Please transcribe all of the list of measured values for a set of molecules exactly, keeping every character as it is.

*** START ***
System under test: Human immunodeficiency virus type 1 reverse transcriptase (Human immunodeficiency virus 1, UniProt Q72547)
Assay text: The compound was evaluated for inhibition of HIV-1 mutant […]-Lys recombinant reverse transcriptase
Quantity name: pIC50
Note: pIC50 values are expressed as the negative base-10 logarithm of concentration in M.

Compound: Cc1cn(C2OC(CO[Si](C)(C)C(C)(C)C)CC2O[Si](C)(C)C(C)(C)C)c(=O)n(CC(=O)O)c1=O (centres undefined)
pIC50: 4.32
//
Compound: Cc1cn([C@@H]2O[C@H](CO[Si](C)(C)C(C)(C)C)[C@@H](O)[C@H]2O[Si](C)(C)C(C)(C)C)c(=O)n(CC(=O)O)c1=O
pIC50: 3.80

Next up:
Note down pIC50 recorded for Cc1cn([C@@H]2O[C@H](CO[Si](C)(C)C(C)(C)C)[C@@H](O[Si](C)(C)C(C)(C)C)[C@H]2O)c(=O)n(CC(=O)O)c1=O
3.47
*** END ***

System under test: Human immunodeficiency virus type 1 reverse transcriptase (Human immunodeficiency virus 1, UniProt Q72547)
Assay text: The compound was evaluated for inhibition of HIV-1 mutant […]-Lys recombinant reverse transcriptase
Quantity name: pIC50
Note: pIC50 values are expressed as the negative base-10 logarithm of concentration in M.

Compound: Cc1cn(C2OC(CO[Si](C)(C)C(C)(C)C)CC2O[Si](C)(C)C(C)(C)C)c(=O)n(CC(=O)O)c1=O (centres undefined)
pIC50: 4.32
//
Compound: Cc1cn([C@@H]2O[C@H](CO[Si](C)(C)C(C)(C)C)[C@@H](O)[C@H]2O[Si](C)(C)C(C)(C)C)c(=O)n(CC(=O)O)c1=O
pIC50: 3.80

Next up:
Note down pIC50 recorded for Cc1cn([C@@H]2O[C@H](CO[Si](C)(C)C(C)(C)C)[C@@H](O[Si](C)(C)C(C)(C)C)[C@H]2O)c(=O)n(CC(=O)O)c1=O
3.47